Has the electric bike’s future finally arrived? (09/02/2008)



Has the electric bike’s future finally arrived? (09/02/2008)

In 2000, Gary Coffrin thought he heard opportunity knock. A major electric utility, American Electric Power, was scrapping a multimillion-dollar effort to sell electric-powered vehicles as the future of transportation. Sitting on the clearance rack: fleets of electric bicycles, sleek two-wheelers sporting battery packs.Coffrin, who had worked in the bike industry for decades, bought several hundred at liquidation prices and started a Silicon Valley company, Electric Wheels International, to deal them to retailers. He signed a deal with a major Taiwanese bike builder, hoping the electric bike’s time had arrived.

But when the tech bubble burst, Coffrin’s venture came crashing down. His funders’ equities lost 40 percent of their value in just 12 months. Meanwhile, EWI had an entire warehouse of bikes with batteries charging around the clock to preserve their quality. To cut their losses, EWI’s backers pulled the plug.

Coffrin’s experience tracked with a number of other botched campaigns to introduce the electric bike to the American public. The most high-profile of these was an effort by Lee Iacocca, the longtime Chrysler chairman, to market the electric bike as part of a futuristic legion of electric vehicles.

In each case, the cause of death was the same: No one knew what an electric bike was, and the sellers couldn’t get the word out in time to justify staying in business. Instead of catching fire, electric-bike sales leveled off, according to the Gluskin-Townley Group, which does market research for the National Bicycle Dealers Association.

Can aging baby boomers get it up the hill?

Now a two-year uptick in electric bike sales has some analysts wondering if the little-known technology is finally ready to hit the road. After half a decade of stagnant sales, the numbers doubled to 6,000 electric bikes in 2006, followed by another 10,000 in 2007.

But among the small community of electric bike producers and analysts, opinions differ as to whether they should be breaking out the bubbly for a near zero-emissions technology that could easily replace short auto trips, or if the bikes will never be more than a high-end gadget for outdoor adventurers.

Larry Pizzi, the president of electric-bike developer Currie Technologies, said climbing gas prices had his firm scrambling to fill orders. In California, where Currie is based, gas prices hit $5 a gallon last spring. Pizzi saw that as a watershed event. While his electric-bike sales used to show “significant ebbs and flows,” now, he says, “they’re growing very rapidly in popularity.”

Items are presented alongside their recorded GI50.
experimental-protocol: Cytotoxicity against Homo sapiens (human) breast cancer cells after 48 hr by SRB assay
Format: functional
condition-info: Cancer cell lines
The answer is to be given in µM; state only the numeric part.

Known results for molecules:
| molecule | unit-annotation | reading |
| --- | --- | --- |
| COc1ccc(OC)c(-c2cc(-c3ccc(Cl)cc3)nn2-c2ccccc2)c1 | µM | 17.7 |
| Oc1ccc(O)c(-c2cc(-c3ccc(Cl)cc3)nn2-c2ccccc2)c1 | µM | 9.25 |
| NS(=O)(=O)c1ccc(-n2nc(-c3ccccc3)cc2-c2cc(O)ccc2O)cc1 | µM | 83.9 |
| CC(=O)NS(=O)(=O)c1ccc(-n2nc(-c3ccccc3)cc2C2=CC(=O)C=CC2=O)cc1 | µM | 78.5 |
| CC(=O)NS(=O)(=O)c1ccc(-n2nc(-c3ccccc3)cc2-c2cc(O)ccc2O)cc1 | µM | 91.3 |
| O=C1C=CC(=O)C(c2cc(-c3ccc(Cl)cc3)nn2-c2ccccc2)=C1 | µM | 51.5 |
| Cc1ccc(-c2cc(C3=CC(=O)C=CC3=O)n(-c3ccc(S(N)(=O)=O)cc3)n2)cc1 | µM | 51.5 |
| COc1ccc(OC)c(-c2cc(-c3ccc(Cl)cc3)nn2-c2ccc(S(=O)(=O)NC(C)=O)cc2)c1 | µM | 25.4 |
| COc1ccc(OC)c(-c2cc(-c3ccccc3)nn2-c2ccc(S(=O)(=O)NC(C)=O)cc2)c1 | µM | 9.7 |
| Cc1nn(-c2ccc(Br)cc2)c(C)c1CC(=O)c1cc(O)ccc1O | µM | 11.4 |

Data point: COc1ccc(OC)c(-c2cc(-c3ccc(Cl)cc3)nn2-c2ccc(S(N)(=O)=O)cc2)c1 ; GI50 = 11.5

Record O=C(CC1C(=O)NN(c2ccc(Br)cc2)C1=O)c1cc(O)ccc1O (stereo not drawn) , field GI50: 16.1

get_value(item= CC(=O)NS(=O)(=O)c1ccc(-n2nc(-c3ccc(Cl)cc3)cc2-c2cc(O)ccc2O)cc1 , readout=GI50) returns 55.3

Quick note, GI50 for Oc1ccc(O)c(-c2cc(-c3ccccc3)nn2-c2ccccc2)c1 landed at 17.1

Jay Townley, a partner at Gluskin-Townley Group, is not so sure gas prices deserve the credit. A mid-range electric bike, he said, costs between $800 and $1,000 — not a high price for a biking enthusiast, but well out of reach for lower-income families. “No, I don’t think high gas prices [are] going to drive electric bikes, because they are not a substitute for a car, and you’ve got to get out there and ride a bicycle,” he said.

However, Townley’s group thinks aging baby boomers could be the force that sends demand upward. “These are the guys and gals who may not have been on a bike for 30 years,” said Elliott Gluskin, Townley’s partner. The bike “gives the participants confidence knowing he or she can get up the hill without stressing too much, but it also gives the participant the ability to actively travel.”

Electric bikes fall into two major categories: throttle and pedal assist. With the first kind, a rider can choose how much power she wishes her electric engine to generate, topping out at about 30 miles per hour. With the second, more sophisticated variety, when the rider encounters a hill, the electric motor “assists” by helping move the pedals.

Coffrin, whose Silicon Valley bike venture crashed eight years ago, remains skeptical that Americans will suddenly fall in love with the electric two-wheelers. Unlike China and Europe, where many people use bikes for commuting and day-to-day getting around, the United States has historically treated bikes as recreational toys, he said.

Like the cartoon character Charlie Brown and the proverbial football, Coffrin and other players in this saga thought people would get a kick out of this bike long before now. Townley was a U.S.-based consultant with Yamaha in the mid-1990s, when it developed the first pedal-assist system. Yamaha’s efforts to make headway in the United States never got off the ground, and by 1996 the company had decided to shift its focus to Europe and Asia.

Iacocca’s short, ill-fated ride

It was around this time that Iacocca, the automotive mogul, thought he could draw the venture capital and sales channels that could break electric vehicles — including bikes — into the popular sphere. At a 1997 electric-vehicle conference in Orlando, Townley recalled, Iacocca rolled out an electric bike.

While its design was flashy and aggressive, the bike was far too heavy for a middle-aged person to lift from his car or up the stairs to an apartment. “It was aimed 55-year-olds but designed for a 24-year-old,” Townley said. It also took eight to nine hours to charge. Iacocca’s firm, EV Global, has since ceased to produce them.

Sales of electric bikes hovered between 3,000 and 5,000 until 2005, according to Gluskin-Townley’s estimates. Now, something is driving new interest — and companies that had given up in the Iacocca era are trying their luck in the United States once more. Improvements in the capacity and cheapness of batteries and enthusiasm over electric cars may be part of the new movement.

Even Coffrin, the skeptic, now calls the electric bike’s arrival “inevitable.” But, he jokes, he’s missed the mark before. “In 2000, I thought a practical fuel cell couldn’t be more than five years away,” he said. “I guess this is 2008, and I was wrong there.”